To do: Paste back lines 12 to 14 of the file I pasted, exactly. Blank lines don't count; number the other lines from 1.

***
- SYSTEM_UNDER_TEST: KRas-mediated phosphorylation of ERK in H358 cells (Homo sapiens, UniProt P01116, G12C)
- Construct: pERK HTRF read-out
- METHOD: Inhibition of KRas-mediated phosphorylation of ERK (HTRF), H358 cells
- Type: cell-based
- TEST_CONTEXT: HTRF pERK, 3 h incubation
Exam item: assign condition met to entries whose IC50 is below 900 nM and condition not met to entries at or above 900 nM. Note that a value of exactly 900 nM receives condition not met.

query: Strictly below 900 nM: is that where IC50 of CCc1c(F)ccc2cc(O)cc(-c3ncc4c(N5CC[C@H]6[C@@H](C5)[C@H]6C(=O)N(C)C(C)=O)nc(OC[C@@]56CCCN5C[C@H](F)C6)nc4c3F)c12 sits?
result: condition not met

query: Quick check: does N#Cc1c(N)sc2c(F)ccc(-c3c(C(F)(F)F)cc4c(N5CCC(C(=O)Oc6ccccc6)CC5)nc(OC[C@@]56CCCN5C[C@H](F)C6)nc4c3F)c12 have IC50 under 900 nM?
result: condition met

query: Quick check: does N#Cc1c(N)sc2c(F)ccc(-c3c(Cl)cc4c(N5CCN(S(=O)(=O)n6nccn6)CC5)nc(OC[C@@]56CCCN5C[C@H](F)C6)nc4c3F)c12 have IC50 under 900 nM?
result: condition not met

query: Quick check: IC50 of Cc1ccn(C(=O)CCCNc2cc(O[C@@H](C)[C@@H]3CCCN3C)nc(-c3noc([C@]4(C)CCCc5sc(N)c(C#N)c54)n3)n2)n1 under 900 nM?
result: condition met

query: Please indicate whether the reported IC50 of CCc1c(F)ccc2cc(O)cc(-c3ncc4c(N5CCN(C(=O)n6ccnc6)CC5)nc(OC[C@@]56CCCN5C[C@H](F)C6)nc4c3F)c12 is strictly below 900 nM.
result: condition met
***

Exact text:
result: condition not met

query: Quick check: IC50 of Cc1ccn(C(=O)CCCNc2cc(O[C@@H](C)[C@@H]3CCCN3C)nc(-c3noc([C@]4(C)CCCc5sc(N)c(C#N)c54)n3)n2)n1 under 900 nM?
result: condition met